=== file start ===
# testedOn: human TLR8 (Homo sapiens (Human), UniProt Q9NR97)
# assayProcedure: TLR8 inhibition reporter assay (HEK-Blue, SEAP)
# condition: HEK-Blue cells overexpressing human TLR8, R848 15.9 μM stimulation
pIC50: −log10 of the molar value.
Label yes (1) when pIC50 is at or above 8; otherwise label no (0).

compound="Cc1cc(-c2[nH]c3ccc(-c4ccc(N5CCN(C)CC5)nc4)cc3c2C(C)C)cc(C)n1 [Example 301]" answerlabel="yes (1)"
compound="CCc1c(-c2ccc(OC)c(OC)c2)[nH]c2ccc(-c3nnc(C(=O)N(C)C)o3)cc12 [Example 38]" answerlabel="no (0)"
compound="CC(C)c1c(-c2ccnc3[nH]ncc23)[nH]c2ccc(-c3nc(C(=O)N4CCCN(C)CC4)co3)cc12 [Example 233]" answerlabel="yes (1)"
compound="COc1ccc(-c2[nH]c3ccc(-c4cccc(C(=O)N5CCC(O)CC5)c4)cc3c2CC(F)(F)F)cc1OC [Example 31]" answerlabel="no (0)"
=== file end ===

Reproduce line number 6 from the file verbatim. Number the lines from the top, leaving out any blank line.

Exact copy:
compound="Cc1cc(-c2[nH]c3ccc(-c4ccc(N5CCN(C)CC5)nc4)cc3c2C(C)C)cc(C)n1 [Example 301]" answerlabel="yes (1)"